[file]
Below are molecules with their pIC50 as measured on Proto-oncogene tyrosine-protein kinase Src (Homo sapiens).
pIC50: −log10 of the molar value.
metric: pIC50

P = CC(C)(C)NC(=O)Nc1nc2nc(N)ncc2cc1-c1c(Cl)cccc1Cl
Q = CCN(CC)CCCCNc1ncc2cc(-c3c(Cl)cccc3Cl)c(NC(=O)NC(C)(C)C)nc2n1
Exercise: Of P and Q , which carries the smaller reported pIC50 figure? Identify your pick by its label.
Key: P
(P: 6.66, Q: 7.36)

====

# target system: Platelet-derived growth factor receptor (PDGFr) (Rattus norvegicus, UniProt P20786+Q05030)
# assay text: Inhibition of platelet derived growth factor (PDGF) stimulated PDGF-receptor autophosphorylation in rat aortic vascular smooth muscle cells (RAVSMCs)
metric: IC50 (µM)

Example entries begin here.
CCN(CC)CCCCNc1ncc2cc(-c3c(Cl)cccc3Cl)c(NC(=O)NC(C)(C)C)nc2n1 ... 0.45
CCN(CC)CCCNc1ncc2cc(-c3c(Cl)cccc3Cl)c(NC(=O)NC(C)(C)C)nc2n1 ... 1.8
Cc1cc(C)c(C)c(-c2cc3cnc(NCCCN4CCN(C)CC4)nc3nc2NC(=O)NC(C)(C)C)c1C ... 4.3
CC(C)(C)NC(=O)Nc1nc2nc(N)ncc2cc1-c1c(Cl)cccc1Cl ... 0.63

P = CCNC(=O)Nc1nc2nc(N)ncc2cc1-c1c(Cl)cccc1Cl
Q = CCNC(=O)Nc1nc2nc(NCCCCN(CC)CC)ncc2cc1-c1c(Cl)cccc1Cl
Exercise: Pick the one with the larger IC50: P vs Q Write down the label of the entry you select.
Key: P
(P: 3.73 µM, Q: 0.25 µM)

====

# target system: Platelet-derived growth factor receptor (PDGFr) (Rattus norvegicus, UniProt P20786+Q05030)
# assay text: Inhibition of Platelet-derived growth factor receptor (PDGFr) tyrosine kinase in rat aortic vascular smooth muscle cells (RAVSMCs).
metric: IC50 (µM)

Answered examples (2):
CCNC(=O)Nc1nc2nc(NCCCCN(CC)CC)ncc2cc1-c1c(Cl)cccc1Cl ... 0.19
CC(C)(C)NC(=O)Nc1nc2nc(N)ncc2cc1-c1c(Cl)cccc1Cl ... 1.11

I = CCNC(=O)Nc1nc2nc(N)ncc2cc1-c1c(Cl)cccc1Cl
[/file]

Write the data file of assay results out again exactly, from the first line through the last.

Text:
Below are molecules with their pIC50 as measured on Proto-oncogene tyrosine-protein kinase Src (Homo sapiens).
pIC50: −log10 of the molar value.
metric: pIC50

P = CC(C)(C)NC(=O)Nc1nc2nc(N)ncc2cc1-c1c(Cl)cccc1Cl
Q = CCN(CC)CCCCNc1ncc2cc(-c3c(Cl)cccc3Cl)c(NC(=O)NC(C)(C)C)nc2n1
Exercise: Of P and Q , which carries the smaller reported pIC50 figure? Identify your pick by its label.
Key: P
(P: 6.66, Q: 7.36)

====

# target system: Platelet-derived growth factor receptor (PDGFr) (Rattus norvegicus, UniProt P20786+Q05030)
# assay text: Inhibition of platelet derived growth factor (PDGF) stimulated PDGF-receptor autophosphorylation in rat aortic vascular smooth muscle cells (RAVSMCs)
metric: IC50 (µM)

Example entries begin here.
CCN(CC)CCCCNc1ncc2cc(-c3c(Cl)cccc3Cl)c(NC(=O)NC(C)(C)C)nc2n1 ... 0.45
CCN(CC)CCCNc1ncc2cc(-c3c(Cl)cccc3Cl)c(NC(=O)NC(C)(C)C)nc2n1 ... 1.8
Cc1cc(C)c(C)c(-c2cc3cnc(NCCCN4CCN(C)CC4)nc3nc2NC(=O)NC(C)(C)C)c1C ... 4.3
CC(C)(C)NC(=O)Nc1nc2nc(N)ncc2cc1-c1c(Cl)cccc1Cl ... 0.63

P = CCNC(=O)Nc1nc2nc(N)ncc2cc1-c1c(Cl)cccc1Cl
Q = CCNC(=O)Nc1nc2nc(NCCCCN(CC)CC)ncc2cc1-c1c(Cl)cccc1Cl
Exercise: Pick the one with the larger IC50: P vs Q Write down the label of the entry you select.
Key: P
(P: 3.73 µM, Q: 0.25 µM)

====

# target system: Platelet-derived growth factor receptor (PDGFr) (Rattus norvegicus, UniProt P20786+Q05030)
# assay text: Inhibition of Platelet-derived growth factor receptor (PDGFr) tyrosine kinase in rat aortic vascular smooth muscle cells (RAVSMCs).
metric: IC50 (µM)

Answered examples (2):
CCNC(=O)Nc1nc2nc(NCCCCN(CC)CC)ncc2cc1-c1c(Cl)cccc1Cl ... 0.19
CC(C)(C)NC(=O)Nc1nc2nc(N)ncc2cc1-c1c(Cl)cccc1Cl ... 1.11

I = CCNC(=O)Nc1nc2nc(N)ncc2cc1-c1c(Cl)cccc1Cl